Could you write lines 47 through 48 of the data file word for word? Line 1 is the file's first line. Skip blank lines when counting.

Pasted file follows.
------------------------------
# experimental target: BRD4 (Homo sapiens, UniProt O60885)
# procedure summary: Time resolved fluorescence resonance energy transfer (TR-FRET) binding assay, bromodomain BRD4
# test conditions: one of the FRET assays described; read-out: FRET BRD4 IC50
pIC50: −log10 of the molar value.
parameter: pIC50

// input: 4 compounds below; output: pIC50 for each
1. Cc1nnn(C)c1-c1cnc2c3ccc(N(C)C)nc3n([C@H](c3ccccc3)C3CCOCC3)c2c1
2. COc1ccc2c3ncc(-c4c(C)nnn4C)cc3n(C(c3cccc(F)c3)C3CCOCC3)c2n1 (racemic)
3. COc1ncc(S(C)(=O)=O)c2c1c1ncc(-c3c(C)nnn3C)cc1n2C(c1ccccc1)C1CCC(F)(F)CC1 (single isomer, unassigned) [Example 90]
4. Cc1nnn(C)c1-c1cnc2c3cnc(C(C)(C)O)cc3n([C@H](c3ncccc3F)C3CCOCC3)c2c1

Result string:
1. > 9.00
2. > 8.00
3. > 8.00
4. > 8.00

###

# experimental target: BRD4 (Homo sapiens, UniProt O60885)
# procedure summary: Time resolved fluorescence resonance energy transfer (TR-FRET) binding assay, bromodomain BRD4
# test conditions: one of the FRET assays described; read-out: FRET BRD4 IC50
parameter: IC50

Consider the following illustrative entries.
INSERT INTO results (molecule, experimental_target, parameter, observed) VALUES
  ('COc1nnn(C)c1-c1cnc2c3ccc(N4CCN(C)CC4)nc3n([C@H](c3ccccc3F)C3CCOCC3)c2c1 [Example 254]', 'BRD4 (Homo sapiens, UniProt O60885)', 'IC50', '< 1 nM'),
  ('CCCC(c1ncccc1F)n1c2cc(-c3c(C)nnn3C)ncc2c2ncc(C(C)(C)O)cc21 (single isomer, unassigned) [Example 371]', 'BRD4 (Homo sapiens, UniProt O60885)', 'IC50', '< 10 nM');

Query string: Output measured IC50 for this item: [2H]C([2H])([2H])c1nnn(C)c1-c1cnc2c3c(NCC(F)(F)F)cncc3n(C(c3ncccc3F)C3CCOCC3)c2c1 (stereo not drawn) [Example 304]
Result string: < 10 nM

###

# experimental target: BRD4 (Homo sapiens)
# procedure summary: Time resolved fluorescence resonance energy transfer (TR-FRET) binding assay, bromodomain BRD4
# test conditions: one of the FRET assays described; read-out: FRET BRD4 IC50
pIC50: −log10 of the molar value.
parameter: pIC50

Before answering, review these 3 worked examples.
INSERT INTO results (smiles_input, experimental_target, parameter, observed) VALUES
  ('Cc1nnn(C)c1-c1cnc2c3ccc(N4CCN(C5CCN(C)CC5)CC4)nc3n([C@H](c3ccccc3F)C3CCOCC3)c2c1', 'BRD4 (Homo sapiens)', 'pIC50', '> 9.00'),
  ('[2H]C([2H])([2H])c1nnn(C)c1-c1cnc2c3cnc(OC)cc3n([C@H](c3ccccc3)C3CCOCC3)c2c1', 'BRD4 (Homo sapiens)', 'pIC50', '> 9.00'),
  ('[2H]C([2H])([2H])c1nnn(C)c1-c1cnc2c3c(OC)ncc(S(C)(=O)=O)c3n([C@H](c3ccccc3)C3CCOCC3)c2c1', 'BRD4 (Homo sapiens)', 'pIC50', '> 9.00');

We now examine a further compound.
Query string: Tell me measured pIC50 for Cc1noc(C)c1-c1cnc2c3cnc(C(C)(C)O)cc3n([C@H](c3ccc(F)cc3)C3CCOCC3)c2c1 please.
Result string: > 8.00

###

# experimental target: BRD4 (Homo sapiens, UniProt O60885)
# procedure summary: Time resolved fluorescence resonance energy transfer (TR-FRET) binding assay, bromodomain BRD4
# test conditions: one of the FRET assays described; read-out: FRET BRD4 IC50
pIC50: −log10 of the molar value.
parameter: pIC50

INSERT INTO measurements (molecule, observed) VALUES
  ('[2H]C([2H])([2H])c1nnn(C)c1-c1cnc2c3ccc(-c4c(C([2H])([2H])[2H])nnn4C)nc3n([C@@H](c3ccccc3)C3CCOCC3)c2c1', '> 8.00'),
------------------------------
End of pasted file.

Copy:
INSERT INTO measurements (molecule, observed) VALUES
  ('[2H]C([2H])([2H])c1nnn(C)c1-c1cnc2c3ccc(-c4c(C([2H])([2H])[2H])nnn4C)nc3n([C@@H](c3ccccc3)C3CCOCC3)c2c1', '> 8.00'),